07 Sep Brain Patterns Could Predict Teens at Risk for Later Alcohol Abuse
Alcohol abuse is a general term used to describe a negative drinking pattern. Abuse can come in the form of drinking large amounts of alcohol or as habitual drinking, but in either case, the person who abuses alcohol continues to drink regardless of its negative results. Alcohol abuse, while not the same thing as alcoholism, is often the precursor to the alcohol-dependent condition. New research suggests that not only can alcohol’s ill effects be tracked by brain activity, but may actually be predicted.
A research team within the University of California, San Diego has used magnetic resonance imagining (fMRI) to detect predictive signs of future alcohol abuse. The researchers tracked 40 subjects ranging in age from 12 to 16 years old who had never engaged in drinking alcohol. The team took baseline MRI scans on all 40 subjects and then conducted follow-up MRIs three years later. During the intervening years, approximately 20 of the teens (50 percent of the study group) engaged in excessive drinking. Excessive drinking was defined as five or more drinks in a single sitting for boys and four or more drinks in a row for girls.
The researchers found that the same teens who had initially shown less activity is specific brain areas were the same ones who ended up drinking most heavily. Low activity in the parietal lobe which is responsible for dealing with spatial relationships and the frontal lobe where organization, planning and short-range memory takes place were noted in those teens who eventually became heavy drinkers.
The follow-up MRIs indicated that those whose brains were initially less active in these regions proved to be most at risk for heavy drinking later on. The longer teens engaged in heavy drinking the less proficient they became in performing memory-based tasks. This degrading of brain function is important because these would normally be years when the brain’s memory and overall performance waxes ever stronger rather than the reverse.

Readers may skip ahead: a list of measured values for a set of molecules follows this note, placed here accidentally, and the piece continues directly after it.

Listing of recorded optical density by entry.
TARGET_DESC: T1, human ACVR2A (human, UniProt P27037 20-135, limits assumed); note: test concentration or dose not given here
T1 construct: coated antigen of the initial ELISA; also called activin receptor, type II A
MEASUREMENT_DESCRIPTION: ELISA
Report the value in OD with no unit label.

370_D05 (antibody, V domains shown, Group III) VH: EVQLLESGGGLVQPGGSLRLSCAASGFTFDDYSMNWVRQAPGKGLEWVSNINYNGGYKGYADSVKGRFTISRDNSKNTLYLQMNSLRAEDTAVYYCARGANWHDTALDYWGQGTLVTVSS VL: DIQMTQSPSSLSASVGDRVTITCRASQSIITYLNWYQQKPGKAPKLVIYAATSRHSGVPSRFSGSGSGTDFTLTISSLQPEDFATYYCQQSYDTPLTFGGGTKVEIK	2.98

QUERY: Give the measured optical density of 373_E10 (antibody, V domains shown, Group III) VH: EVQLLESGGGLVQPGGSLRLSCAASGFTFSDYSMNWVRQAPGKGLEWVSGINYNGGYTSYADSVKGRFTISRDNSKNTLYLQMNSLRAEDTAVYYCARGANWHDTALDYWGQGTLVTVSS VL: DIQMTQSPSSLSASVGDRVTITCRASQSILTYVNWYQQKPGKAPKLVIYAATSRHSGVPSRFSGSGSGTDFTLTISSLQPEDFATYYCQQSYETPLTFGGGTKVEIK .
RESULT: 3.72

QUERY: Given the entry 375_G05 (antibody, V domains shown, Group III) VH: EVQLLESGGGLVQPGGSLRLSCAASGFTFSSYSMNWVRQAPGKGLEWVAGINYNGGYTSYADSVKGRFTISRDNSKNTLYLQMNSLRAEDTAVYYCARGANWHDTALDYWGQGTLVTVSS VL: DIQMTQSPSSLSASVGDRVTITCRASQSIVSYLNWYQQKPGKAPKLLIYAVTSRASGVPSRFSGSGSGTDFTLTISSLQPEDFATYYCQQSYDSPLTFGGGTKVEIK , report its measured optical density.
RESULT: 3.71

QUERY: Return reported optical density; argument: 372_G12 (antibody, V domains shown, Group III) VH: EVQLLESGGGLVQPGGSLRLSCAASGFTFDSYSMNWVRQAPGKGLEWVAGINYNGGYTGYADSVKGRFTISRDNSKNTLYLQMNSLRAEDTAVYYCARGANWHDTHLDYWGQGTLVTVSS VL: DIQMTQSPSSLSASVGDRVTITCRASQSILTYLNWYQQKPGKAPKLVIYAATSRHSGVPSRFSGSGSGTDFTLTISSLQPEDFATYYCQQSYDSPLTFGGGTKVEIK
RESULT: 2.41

The study therefore underlines what is already known about teen use of alcohol, specifically those intense drinking episodes during the teen years can alter the ways in which the brain behaves and performs. The study also suggests something new, and that is that certain neural patterns may be predictive of future abuse. The UCSD study may help define the long-suspected presence of biological risk factors for substance abuse.
Teens who are missing school, passing out, or are showing significant changes in personality may be abusing alcohol. As abuse worsens the teen may binge more often because their tolerance for alcohol is increasing. As alcohol abuse crosses over into alcoholism, the person may feel that he/she needs alcohol in order to function socially and my experience physical reactions to the absence of alcohol.
The full teen study report is available online in the September edition of the Journal of Studies on Alcohol and Drugs.
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